My working day varies a great deal depending on the time of year. At the start of the semesters, I have quite a lot of teaching to do, which takes up a considerable amount of my time (sometimes a bit too much). I teach on the intermediate course Culture – Democracy and the City as part of the first-cycle Culture programme, and on the course of the same name on the second-cycle Cultural Studies programme. These courses have a strong emphasis on understanding culture in relation to, and as an expression of, power structures in society. On the first-cycle course, for example, we dip into a range of cultural theories that came to prominence in the 20th century, such as the critical theory of the Frankfurt School or Guy Debord’s Situationism; we then embark on an analysis of culture’s role in contemporary urban development processes, as part of which we critically examine topics such as gentrification (class-based displacement) and the marketing of cities. I love teaching and I learn so much from my students and the texts we delve into together. My partner is a drama teacher and she has inspired me to use all sorts of creative teaching methods. A text seminar might therefore end with the students summing up the topic of the day by means of a living statue or a collage. Many students find they remember more about what we discussed if they have engaged several of their senses during the seminar.

Once the teaching is finally done, I usually throw myself into the piles of course literature that a doctoral student is expected to read. These compulsory and elective courses are also part of my education and can touch on everything from academic writing and scientific theory to critical perspectives on new social movements or growth-friendly urbanism. The courses are an important and necessary element, and much of what I have read, written and heard within their framework has fed into my research project. The actual research work may involve writing up field notes, transcribing interviews or reviewing various public documents, plus of course being “out in the field”. Another key component of my work is the writing. My ambition is to write every day. I live by the motto that “good writing is rewriting” and as I write, it sparks thoughts and ideas.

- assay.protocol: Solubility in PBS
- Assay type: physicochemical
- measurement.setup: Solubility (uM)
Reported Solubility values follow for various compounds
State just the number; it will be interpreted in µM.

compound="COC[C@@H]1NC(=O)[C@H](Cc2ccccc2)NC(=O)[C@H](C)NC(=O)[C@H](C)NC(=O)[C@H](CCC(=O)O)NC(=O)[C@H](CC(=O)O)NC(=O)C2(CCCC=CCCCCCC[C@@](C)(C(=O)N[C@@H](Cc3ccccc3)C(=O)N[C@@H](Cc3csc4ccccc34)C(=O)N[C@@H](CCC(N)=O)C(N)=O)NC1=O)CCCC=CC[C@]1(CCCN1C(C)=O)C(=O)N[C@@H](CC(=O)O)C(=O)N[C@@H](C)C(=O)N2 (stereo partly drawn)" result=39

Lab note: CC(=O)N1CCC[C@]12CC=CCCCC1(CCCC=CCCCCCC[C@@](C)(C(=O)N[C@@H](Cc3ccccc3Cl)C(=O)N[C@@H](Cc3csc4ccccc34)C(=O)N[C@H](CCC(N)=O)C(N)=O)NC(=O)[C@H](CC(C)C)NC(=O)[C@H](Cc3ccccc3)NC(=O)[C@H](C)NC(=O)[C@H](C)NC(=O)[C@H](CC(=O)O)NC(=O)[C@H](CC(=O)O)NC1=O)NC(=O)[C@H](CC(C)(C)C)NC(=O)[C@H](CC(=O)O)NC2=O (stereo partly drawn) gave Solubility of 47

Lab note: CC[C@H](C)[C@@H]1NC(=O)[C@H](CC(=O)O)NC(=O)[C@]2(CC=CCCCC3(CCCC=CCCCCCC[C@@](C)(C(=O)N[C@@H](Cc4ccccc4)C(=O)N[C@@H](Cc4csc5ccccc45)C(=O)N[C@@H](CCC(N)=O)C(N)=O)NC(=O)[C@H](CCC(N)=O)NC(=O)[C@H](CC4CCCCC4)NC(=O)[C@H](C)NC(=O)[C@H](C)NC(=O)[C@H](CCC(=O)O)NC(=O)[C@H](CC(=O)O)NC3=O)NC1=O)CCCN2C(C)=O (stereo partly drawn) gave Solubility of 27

As a doctoral student, I am also expected to take part in the programme of seminars. I try to prioritise attending the seminars of fellow doctoral students, even though our subjects may differ on some points. As well as being a way to learn about my colleagues’ projects, the seminars also address meta-perspectives on the research process, such as theoretical, ethical and methodological questions. The original idea behind the subject of Cultural Studies was to work across disciplines and combine the humanities and social sciences. I therefore also try to take part in seminars and courses at departments and faculties other than my own in order to gain new perspectives on my research. I often say that being a doctoral student is the best and worst job in the world. The best because I get to spend all my time on topics that interest me. The worst because the academic working process can be quite solitary. As part of the socialisation process that leads to a PhD, my texts are also constantly reviewed and picked apart by my colleagues and supervisors. This can sometimes be quite tough and challenging, but it is still better to have a strict supervisor than to face a strict examiner unprepared.

Is there anything that has surprised you in your thesis work so far?

I am surprised by the extent and the formal way that small-scale commercial and non-profit sustainability advocates are involved in urban regeneration projects through activities that create a sense of place. I had an idea that this might be the case when I started my work, but the empirical evidence has significantly strengthened my argument. Another of the project’s exciting challenges is seeing how these actors are affected by the global recession that the coronavirus pandemic appears to be causing. It may be that we see a paradigm shift in the conditions for urban development at Masthuggskajen and for Gothenburg as a visitor destination.